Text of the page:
Parallels
11:58 pm
Wed June 19, 2013

Can This Dominican Factory Pay Good Wages And Make A Profit?

Aracelis Upia Montero works at the Alta Gracia garment factory in the Dominican Republic. She says she was desperately poor before she began working at the factory, which pays much higher than usual wages. "I'm now eligible for loans and credits from the bank because I earn a good salary," she says.
Jackie Northam NPR

Originally published on Mon June 24, 2013 7:37 am

Aracelis Upia Montero bounds through the front door of her wood and cinderblock house, calling out for her children. The bubbly 41-year-old Montero — whom everyone calls Kuki — proudly shows guests around her cramped single-story home in Villa Altagracia in the Dominican Republic.

Montero points out her new living room furniture. In the past couple years, she has added two bedrooms and now has indoor plumbing. She has also built a little apartment at the end of her dirt driveway that she rents out.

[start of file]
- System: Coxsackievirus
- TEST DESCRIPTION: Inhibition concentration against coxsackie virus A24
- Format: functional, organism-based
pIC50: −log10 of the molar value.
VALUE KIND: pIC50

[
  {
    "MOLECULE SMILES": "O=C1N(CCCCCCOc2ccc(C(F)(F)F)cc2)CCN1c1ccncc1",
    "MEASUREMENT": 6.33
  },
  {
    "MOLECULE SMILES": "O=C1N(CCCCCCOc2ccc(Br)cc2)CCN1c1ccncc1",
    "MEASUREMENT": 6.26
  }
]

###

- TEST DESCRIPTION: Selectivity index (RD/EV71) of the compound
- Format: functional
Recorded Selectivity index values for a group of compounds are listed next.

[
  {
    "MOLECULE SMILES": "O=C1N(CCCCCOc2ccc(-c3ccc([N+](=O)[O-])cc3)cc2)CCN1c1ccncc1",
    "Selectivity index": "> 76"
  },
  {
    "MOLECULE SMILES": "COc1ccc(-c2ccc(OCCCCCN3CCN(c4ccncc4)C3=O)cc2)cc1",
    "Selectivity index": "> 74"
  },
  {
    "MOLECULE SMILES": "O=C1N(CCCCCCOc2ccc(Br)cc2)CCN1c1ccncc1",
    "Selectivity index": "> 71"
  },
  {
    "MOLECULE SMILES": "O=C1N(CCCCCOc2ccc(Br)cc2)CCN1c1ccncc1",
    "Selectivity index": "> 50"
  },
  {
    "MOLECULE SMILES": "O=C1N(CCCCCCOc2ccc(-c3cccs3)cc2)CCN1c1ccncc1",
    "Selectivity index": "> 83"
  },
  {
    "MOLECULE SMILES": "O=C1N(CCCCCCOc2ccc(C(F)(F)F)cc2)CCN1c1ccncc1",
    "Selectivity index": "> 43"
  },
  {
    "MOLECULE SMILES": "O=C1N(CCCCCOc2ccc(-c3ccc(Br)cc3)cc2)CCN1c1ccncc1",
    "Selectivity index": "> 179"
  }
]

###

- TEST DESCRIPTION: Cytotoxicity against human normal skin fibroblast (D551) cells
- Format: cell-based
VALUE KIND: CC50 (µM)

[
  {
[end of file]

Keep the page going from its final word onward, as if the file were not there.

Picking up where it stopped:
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All Tech Considered
11:57 pm
Wed June 19, 2013

In More Cities, A Camera On Every Corner, Park And Sidewalk

Micaela Torres and 2-year-old Jakai Johnson swing underneath a surveillance camera at Miwok Park in Elk Grove, Calif. The city's police department collects more than 100 video feeds from across the city.
Steve Henn NPR

Originally published on Thu June 20, 2013 4:07 am

This report is part of the series NPR Cities: Urban Life In The 21st Century.

Surveillance cameras, and the sophisticated software packages that go with them, have become big business. Many small- and medium-sized cities across American are spending hundreds of thousands of dollars on cameras and software to watch their residents.

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The Salt
11:56 pm
Wed June 19, 2013

Gourmands Through The Ages: 'A History Of Food In 100 Recipes'

Detail from a painting found on the walls of a 4,000-year-old tomb in Luxor, Egypt, that depicts bread making.
Werner Forman Archive

Originally published on Thu June 20, 2013 7:58 am

Think our current culture has become food-obsessed? Take a look at this wall painting from ancient Egypt.

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NPR Story
7:18 pm
Wed June 19, 2013

'Sopranos' Actor James Gandolfini Dies At Age 51

Transcript

ROBERT SIEGEL, HOST: